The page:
The floral offering was a very beau-|
tiful one, some of the flowers being ,
sent from Wyoming by friends there. j.
The flower girls were her cousins
and class mates: Mrs. Nannie Hig-j
gins, Alma Black. Bertie Handy, El- j
sie Wagoner, Clarice Fender, Ruby
Edwards and Misses Pauline Ed
wards, Ruby Edwards, Gertrude An-j
drews, Dorothy Andrews, Eva Rec
tor, Vena Reynolds, Ruth Hoppers
and Miss Hincher.
The pall-bearers were six of her
cousins: R. E. Black, Kyle Edwards,
Dean Andrews, Oney Andrews, Fred
Handy and Clyde Wagoner.
UNION MEETING IS
Large Number of Peo
ple Profess Faith In
The union meeting that closed
here last Friday night, was one of j
the most successful meetings held
in Sparta for many years.
It was held in the Baptist church,
the preaching done by a Methodist
preacher and the Presbyterian
preacher assisted in the singing. The
loyalty and co-operation by the
workers of all denominations and
especially the business men showed
that our people have not forgotten
God during these days of depression.
Rev. Armbrust preached interest
ing and forceful sermons twice a
day to large and attentive crowds.
His appeal to young people, his ad
vice to members of the church was
excellent and enjoyed by all that
came to hear him.
A large number of professions
during the meeting was evidence of
,the unusual interest manifested.
There were ten additions to the
Methodist church; five to the Bap
tist and three to the Presbyterian.
The singing was fine, especially by
the junior choir, and they should be
congratulated and encouraged.
The pastors are thankful to all
those that had a part in the meet
I ing and for the hearty co-operation
. and attendance.
i This meeting has shown that there
I is strength in unity and work.
The meeting was closed by the
pastors standing on the platform
with hands joined and the entire j
coftgregation singing “Blest Be the
Tie that Binds Our Hearts in Chris
There is expected only a small
amount of relief funds for this coun
ty next month. And there may not
i be any funds available at all.
Our Last Issue
For a number of years we have enjoyed the
pleasure of serving the people of Alleghany county in
the capacity of publishing The Alleghany Times. This
paper was established at our own initiative out of the
interest that we entertained for the people of Alleghany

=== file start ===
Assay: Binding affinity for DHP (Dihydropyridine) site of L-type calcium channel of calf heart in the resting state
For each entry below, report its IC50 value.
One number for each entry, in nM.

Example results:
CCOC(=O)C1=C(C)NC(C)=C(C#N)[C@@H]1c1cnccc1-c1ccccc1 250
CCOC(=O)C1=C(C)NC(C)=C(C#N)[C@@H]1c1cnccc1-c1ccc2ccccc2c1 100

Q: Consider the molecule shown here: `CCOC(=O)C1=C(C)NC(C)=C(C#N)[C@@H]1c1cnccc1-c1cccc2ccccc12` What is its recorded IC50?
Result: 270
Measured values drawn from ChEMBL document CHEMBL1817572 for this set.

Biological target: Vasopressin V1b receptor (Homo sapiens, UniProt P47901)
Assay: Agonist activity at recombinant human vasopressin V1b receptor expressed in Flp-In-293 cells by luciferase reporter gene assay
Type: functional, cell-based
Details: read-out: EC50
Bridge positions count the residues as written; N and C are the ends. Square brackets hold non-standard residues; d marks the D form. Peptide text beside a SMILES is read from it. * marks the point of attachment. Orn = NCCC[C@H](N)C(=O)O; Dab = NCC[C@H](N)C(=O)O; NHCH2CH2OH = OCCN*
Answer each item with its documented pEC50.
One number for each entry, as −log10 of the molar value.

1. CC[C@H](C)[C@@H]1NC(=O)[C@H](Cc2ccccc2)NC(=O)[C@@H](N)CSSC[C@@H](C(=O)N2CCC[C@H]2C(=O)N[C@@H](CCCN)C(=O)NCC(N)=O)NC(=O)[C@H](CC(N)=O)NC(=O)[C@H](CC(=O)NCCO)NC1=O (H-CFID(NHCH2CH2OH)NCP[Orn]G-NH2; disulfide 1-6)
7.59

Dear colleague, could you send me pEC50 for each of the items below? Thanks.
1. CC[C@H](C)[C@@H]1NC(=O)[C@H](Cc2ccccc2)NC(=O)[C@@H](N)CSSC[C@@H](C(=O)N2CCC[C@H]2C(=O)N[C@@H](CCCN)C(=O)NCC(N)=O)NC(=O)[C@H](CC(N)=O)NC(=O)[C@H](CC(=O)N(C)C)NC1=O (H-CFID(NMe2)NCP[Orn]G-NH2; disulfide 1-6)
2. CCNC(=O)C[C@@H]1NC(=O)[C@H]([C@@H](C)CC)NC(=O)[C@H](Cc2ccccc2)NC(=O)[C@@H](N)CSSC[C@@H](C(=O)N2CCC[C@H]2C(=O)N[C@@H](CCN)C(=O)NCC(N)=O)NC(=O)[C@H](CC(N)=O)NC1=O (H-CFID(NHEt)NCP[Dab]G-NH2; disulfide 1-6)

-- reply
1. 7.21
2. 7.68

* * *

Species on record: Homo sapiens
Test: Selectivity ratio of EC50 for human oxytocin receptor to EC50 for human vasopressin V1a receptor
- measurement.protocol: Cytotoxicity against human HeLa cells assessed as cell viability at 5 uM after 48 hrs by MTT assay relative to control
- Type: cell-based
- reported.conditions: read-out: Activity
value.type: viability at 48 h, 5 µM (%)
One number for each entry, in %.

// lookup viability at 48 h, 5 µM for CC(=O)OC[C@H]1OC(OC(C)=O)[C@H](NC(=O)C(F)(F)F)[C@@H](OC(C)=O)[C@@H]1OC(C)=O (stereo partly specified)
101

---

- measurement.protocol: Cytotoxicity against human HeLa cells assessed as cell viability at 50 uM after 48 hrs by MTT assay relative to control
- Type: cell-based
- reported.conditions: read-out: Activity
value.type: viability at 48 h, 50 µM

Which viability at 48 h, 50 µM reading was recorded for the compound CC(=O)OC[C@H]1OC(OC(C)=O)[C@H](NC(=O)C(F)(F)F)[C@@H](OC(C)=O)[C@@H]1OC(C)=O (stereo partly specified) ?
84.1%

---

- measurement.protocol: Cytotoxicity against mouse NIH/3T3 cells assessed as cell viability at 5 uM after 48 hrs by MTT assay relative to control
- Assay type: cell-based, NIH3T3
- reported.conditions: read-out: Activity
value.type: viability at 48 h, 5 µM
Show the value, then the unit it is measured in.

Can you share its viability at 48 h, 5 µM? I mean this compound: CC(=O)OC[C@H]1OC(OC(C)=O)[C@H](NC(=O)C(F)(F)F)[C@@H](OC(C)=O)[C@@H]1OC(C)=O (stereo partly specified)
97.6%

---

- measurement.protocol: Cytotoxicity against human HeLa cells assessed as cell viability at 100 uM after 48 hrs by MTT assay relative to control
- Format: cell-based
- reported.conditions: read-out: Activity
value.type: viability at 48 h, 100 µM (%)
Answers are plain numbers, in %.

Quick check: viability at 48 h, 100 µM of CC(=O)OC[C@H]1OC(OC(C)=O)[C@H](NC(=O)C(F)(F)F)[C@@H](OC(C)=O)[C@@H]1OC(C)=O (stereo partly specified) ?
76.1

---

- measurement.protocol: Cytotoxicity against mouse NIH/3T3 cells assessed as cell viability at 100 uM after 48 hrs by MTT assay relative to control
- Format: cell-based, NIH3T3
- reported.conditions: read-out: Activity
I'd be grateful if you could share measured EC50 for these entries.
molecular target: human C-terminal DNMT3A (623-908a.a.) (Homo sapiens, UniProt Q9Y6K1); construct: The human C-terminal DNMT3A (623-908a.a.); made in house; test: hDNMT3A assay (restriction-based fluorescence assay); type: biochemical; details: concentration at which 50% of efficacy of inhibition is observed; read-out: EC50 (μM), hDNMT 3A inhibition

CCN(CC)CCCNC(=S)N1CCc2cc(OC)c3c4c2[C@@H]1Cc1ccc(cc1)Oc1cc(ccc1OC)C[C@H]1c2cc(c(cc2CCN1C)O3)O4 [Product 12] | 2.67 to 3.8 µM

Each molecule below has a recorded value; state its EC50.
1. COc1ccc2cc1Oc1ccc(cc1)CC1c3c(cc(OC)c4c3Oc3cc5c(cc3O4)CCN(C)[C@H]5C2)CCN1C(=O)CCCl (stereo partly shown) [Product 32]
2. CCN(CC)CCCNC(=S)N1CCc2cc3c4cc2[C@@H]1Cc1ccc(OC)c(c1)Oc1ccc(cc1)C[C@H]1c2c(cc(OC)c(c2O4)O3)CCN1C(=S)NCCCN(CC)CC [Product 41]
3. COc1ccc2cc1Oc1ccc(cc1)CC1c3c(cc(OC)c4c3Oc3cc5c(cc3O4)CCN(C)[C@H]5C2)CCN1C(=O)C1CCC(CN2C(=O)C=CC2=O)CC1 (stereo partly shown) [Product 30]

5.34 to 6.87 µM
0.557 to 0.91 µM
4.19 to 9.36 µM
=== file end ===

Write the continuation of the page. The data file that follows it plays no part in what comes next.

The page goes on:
and for the upbuilding of Sparta and our county.
We have made many sacrifices and it has been a
difficult task in many ways, however, the friendship
established among those who have so loyally supported
us has been worth all the trouble and disappointments.
This is the last issue for us to publish. Your new
friends will take up the work where we leave off and
will continue to send out The Times in their own way.
We are confident you will be pleased with their paper
for they are better equipped to publish a newspaper
than at any time in the history of the county.
We have made a special effort to please all the peo
ple but like all public businesses, we have those among
us who are ready to criticise and our ways probably
have not met the absolute approval of everyone. WTe
have done our best under the circumstances and we
have no apology to make for the mistakes we have
During the depression, we have carried many of
our subscribers along in arrears and at present we have
many names on our books who are behind with their
subscription. We want to ask those who have not paid
up to see us on the first Monday in June and pay the
amount due us to date and make further arrangements
with the new organization about their future subscrip
tion. We insist that every man owing us an account
settle at once, for it will save us the trouble of coming
to see them. We have played more than fair by offer
ing to carry these accounts and we expect everyone to
met us half way. If you do not have the cash, then
settle anyway. We must close all accounts.
We sincerely appreciate our friends and we stand
ready to serve them, no matter how great the task.
We appreciate everyone who has supported us in
our efforts to give Alleghany county a newspaper. It
has been through their support we have been able to
stay in business and now that we change to another
field, we not only want to thank you, but we want you
to know that our heart is centered with the people of
the county and no matter where we are, your best in
terest has first consideration in our mind.
We have tried to keep politics out of our paper and
when it became necessary to use any politics at all, we
have tried to balance each side. No one ran criticise
The Times for its stand politically.
All religious denominations have had equal advan
tages and it has been a pleasure to assist each church
in every way possible.
We have tried to give each community equal oppor
tunity by printing the news of their section as sent in
by their representative.
We have exercised every effort in the interest of
our county seat, to make it a better town and while we
have made bitter criticism editorially about some of the
policies practiced in Sparta, it has been through love for